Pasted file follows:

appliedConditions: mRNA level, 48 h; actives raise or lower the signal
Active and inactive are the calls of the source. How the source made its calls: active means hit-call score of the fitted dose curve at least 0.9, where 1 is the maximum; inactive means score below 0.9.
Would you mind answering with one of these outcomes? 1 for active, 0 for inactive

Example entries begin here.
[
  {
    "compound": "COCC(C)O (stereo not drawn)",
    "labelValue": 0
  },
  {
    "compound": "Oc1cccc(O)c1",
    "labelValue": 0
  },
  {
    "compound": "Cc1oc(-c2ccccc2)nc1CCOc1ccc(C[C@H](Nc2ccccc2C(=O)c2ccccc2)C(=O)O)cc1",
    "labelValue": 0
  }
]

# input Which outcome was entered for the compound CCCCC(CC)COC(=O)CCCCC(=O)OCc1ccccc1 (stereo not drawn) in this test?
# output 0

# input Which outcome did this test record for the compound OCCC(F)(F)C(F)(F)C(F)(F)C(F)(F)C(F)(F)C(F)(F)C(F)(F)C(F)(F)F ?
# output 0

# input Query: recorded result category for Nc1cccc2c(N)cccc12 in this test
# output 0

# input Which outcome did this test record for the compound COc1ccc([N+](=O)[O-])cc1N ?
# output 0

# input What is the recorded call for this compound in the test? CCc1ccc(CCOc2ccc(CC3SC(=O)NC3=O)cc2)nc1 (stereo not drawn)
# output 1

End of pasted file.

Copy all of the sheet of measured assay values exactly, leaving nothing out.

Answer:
appliedConditions: mRNA level, 48 h; actives raise or lower the signal
Active and inactive are the calls of the source. How the source made its calls: active means hit-call score of the fitted dose curve at least 0.9, where 1 is the maximum; inactive means score below 0.9.
Would you mind answering with one of these outcomes? 1 for active, 0 for inactive

Example entries begin here.
[
  {
    "compound": "COCC(C)O (stereo not drawn)",
    "labelValue": 0
  },
  {
    "compound": "Oc1cccc(O)c1",
    "labelValue": 0
  },
  {
    "compound": "Cc1oc(-c2ccccc2)nc1CCOc1ccc(C[C@H](Nc2ccccc2C(=O)c2ccccc2)C(=O)O)cc1",
    "labelValue": 0
  }
]

# input Which outcome was entered for the compound CCCCC(CC)COC(=O)CCCCC(=O)OCc1ccccc1 (stereo not drawn) in this test?
# output 0

# input Which outcome did this test record for the compound OCCC(F)(F)C(F)(F)C(F)(F)C(F)(F)C(F)(F)C(F)(F)C(F)(F)C(F)(F)F ?
# output 0

# input Query: recorded result category for Nc1cccc2c(N)cccc12 in this test
# output 0

# input Which outcome did this test record for the compound COc1ccc([N+](=O)[O-])cc1N ?
# output 0

# input What is the recorded call for this compound in the test? CCc1ccc(CCOc2ccc(CC3SC(=O)NC3=O)cc2)nc1 (stereo not drawn)
# output 1